Scream Horror Magazine

Eurohorror of the Week: The Virgin of Nuremberg (1963)

Posted on: May 29th, 2017

Released in the UK and US under the clichéd titles of THE CASTLE OF TERROR and HORROR CASTLE respectively, LE VERGINE DE NORIMBERGA (translation: The Virgin of Nuremberg) marked the first foray into the Italian Gothic cycle by journeyman director and one-time professional soccer player Antonio Margheriti, better known to gorehounds as the man behind CANNIBAL APOCALYPSE (1980). Armed with a script from genre mainstay Ernesto Gastaldi, he created one of the most graphically violent horror pictures of the decade.

Young Mary (Rosanna Podestá) awakes in her opulent bedchamber on the night of a raging storm to hear the screams of a woman in pain. Following the noise, she is led downstairs to her husband’s very own private torture museum (every home should have one) and to the titular ‘Virgin of Nuremberg’ (better known to us as an ‘Iron Maiden’), whereupon she faints when confronted with the corpse of the woman, skewered on the Virgin’s inner spikes, with bloody empty sockets where her eyes should be.

On his return, Mary’s husband and lord of the manor Max (Georges Rivière), promptly has her doped up and consigned to bed-rest. “My wife likes any sort of make-believe,” he explains to the local quack, who not being a complete moron is immediately hip to the fact that something is amiss. Max and his scarred in-house torture museum curator Erich (none other than Christopher Lee, in his first Italian horror film role) are the obvious suspects, but it soon becomes apparent that the murderer is in fact someone lurking in the castle’s network of catacombs. What’s more, said killer is masquerading as Max’s ancestor, ‘The Punisher’, who three hundred years earlier made it his business to roam the countryside capturing ‘adultresses’ to torture to death in the Virgin. As the murders continue, Mary’s chances of survival start looking slim…

Without spoiling what comes next, it can certainly be said that Margheriti’s film set new standards of cruelty for the horror film, prefiguring the excesses of the late seventies and early eighties, along with later torture-lovin’ fare like HOSTEL (2005). Although there are but two de facto torture sequences, they must surely have had a devastating impact on audiences of the time, and remain shocking to this day, as does the revelation of the murderer’s identity and motivation. Now’s probably not a good time to point out that ‘Iron Maidens’ were in fact created at the beginning of the 19th century and not, as the script assumes, in medieval days of yore, but this doesn’t spoil the gruesome fun.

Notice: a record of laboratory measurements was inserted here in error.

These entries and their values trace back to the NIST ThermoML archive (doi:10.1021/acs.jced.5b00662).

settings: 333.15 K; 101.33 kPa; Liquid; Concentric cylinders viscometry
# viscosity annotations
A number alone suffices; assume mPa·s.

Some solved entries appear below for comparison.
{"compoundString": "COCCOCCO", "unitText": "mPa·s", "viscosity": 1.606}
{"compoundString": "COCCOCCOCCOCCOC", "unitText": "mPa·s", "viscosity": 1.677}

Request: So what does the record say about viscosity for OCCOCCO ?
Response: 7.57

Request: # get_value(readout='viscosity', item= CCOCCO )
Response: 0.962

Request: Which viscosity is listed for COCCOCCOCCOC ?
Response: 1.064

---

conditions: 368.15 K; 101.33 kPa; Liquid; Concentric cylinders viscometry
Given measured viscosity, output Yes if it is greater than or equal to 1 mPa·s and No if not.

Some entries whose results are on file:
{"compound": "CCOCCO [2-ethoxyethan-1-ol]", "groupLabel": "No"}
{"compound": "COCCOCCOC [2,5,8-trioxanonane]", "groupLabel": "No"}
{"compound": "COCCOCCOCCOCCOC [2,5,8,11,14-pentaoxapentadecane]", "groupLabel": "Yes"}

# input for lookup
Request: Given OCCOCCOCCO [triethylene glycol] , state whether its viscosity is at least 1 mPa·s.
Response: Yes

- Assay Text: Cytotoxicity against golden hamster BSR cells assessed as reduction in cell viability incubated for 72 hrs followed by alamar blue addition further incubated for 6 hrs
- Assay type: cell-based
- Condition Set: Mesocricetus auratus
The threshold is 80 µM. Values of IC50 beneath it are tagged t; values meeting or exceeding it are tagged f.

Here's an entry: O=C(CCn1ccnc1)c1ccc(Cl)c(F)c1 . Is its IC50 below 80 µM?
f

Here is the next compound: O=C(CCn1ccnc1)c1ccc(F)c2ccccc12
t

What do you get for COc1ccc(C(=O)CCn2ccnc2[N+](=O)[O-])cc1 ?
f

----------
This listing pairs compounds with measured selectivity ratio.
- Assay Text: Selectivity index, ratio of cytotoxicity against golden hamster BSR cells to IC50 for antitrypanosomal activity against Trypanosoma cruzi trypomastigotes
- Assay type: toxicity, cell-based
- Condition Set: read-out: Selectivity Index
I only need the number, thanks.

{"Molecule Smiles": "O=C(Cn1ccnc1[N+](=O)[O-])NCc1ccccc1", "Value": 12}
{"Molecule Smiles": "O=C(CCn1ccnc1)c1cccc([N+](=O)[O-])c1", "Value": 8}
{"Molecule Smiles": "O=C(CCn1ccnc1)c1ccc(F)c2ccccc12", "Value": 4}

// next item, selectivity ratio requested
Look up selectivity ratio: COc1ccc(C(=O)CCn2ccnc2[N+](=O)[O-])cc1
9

Despite the sublimely Gothic setting of the castle and its environs, the story is in fact set in the present day, a fact forcefully brought home by a slinky jazz score by Riz Ortolani. Some may find this inappropriate. The blood on display is the exact hue of ‘Kensington Gore’, and this is beautifully echoed by the set design, from the drapes of the torture museum to The Punisher’s outlandish executioner’s garb.

The film looks deceptively lavish on its low budget, thanks to the design and some rich cinematography by frequent Margheriti collab Riccardo Pallotini, but a minor flaw in its look is some unintentionally cute miniature work (a Margheriti trademark) in the last reel. One suspects that it wasn’t on the strength of these shots that Sergio Leone later hired Margheriti to oversee the visual effects on his epic A FISTFUL OF DYNAMITE (1971).

The acting performances from all concerned pass muster, with Lee, as one might expect, being the stand-out. Here he gets a chance to play a fairly sympathetic character in the form of Erich, belied by his threatening physique and facial scarring. Sadly, Lee is dubbed by another actor here, as he would be on many a Euro escapade, but at least some attempt has been made to emulate his distinctive rumble.

THE VIRGIN OF NUREMBERG may be ‘second tier’ in comparison to similar works of the time from Mario Bava and Riccardo Freda, but it still deserves to be considered a key work in the ‘Golden Age’ Italian Gothic canon. However, Margheriti would soon surpass this first attempt with the darkly beautiful monochrome chills of the following year’s CASTLE OF BLOOD.

Rob Talbot

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